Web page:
One hundred years ago this week, on June 30, 1922, the Public Record Office of Ireland was destroyed at the start of the Civil War.

When Herbert Wood, Assistant Curator of the Office of Public Records, returned to the site of the Four Courts to assess the damage, he noted that “all of a sudden the records of the centuries fell into oblivion”.

The ruined Record Treasury of the Public Record Office of Ireland (Courtesy of the Irish Architectural Archive)

Just three years earlier, Wood had published “A Guide to Documents Filed at the Public Record Office of Ireland”.

The volume would later become known as “the most depressing book in Irish history”, as it cataloged the collections that had been destroyed.

An official inspects a burnt document in the ruins of the Four Courts. (Courtesy National Library of Ireland)

Wood’s book would also be the starting point for a groundbreaking research project, the Virtual Record Treasury of Ireland, to be launched this morning by Taoiseach Micheál Martin and Minister for Tourism, Culture, Arts, Gaeltacht , Sports and Media Catherine Martin.

The immersive digital recreation of the Public Record Office and its collections was developed by historians from Trinity College Dublin and computer scientists from the ADAPT Centre.

They have worked in partnership with the National Archives of Ireland, the National Archives (UK), the Public Records Office of Northern Ireland, the Irish Manuscripts Commission and the Library of Trinity College Dublin.

A 3D model from the Public Record Office of Ireland destroyed on June 30, 1922 (Courtesy of the Beyond 2022 research project)

The Virtual Record Treasury of Ireland covers an arc of Irish history from 1174 to 1922.

It allows users to explore 150,000 documents online, ranging from single sheets to entire series of bound volumes, and more than 6,000 maps.

“When we started five years ago, we first had to figure out what had been lost,” explained Dr Peter Crooks, director of Beyond 2022.

“And we were very lucky to have Wood’s book just before the fire which documents in incredible detail all of the materials that were destroyed.”

Dr. Ciarán Wallace, Dr. Peter Crooks and Zoe Reid reviewing sources for the Beyond 2022 Project

As the research program progressed, the team uncovered tens of thousands of replacement documents that were held in partner archives around the world.

Dr Crooks said: “We have found records kept by generations of copyists and transcribers in archives around the world. What we are doing is linking what has been lost with what has been rediscovered.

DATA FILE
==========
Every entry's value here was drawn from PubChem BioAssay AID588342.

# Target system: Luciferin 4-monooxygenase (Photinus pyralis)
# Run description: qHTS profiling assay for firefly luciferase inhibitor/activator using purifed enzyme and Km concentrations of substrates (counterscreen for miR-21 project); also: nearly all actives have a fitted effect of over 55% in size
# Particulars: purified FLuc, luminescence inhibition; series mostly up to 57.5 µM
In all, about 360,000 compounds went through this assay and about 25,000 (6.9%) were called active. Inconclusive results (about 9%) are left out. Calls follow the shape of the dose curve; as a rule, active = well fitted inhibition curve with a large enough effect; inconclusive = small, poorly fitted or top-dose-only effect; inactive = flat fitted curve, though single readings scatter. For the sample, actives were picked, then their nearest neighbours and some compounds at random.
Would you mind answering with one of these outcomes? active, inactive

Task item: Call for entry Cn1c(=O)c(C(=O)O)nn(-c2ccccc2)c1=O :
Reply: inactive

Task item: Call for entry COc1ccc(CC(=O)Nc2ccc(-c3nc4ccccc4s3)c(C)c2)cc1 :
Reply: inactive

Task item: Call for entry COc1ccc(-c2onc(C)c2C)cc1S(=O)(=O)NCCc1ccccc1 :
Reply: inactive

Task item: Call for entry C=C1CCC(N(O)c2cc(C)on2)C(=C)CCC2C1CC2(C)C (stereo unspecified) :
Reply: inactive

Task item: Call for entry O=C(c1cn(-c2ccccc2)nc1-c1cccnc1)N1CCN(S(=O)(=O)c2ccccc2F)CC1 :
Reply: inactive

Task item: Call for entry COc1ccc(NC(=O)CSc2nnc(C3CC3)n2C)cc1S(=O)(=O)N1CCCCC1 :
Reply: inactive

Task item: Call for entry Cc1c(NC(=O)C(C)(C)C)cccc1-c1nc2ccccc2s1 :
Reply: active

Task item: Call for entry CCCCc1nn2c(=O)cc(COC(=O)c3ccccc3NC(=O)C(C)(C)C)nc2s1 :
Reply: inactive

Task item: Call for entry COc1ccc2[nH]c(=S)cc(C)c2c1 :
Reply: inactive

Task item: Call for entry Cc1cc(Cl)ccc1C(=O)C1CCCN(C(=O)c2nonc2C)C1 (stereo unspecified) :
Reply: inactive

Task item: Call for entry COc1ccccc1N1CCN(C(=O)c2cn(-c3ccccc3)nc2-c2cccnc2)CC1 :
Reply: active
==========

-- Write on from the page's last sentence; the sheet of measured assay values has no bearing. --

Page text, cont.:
“It means that the online user can enter the virtual space, where he will find out what happened 100 years ago.

“They can then enter the Reading Room, as it was on the eve of the fire. They can also enter the Record Treasury, where they will get an idea of ​​the extent of the collection that has been lost. But from there you have to go deeper and start your own exploration into the past.”

3D model of the Record Treasury at the Public Record Office (Courtesy of Beyond 2022 Research Project)

The Treasury collection also includes rare and burnt documents and archives that have been expertly preserved.

Zoe Reid, Custodian of the National Archives, said: “The public feels that all was lost on that afternoon of June 30, 1922.

“But things were recovered by staff in the weeks following the fire and scraps of parchment and documents were carefully preserved and stored.

“It’s really incredible to preserve these documents, as well as the other sources that historians have been able to find around the world.”

Conservation work on Athlone Harbor Revenue Accounts 1789 (Courtesy National Archives of Ireland)

So far, the quest to bring the destroyed Record Treasury back to life has involved 70 libraries and archives around the world. Already vast, the project should continue to expand.

Dr Ciarán Wallace, deputy director of Beyond 2022, said: “What we have achieved is to allow people to look through the smoke and rubble of all the destruction of 1922.

“We were working towards that centenary release date, but we know there are other collections that have come up over the last year that still need to be digitized and added.

“Now that the word is out and the framework is there, the archival network and partnerships will bring new discoveries.”

He added: “I like to think that poor Herbert Wood, who lived many years after the fire of 1922, is up there somewhere smiling at us.

I hope he thinks we’ve managed to collect a lot of what he recorded, and then lost, during his tenure at the Public Record Office.”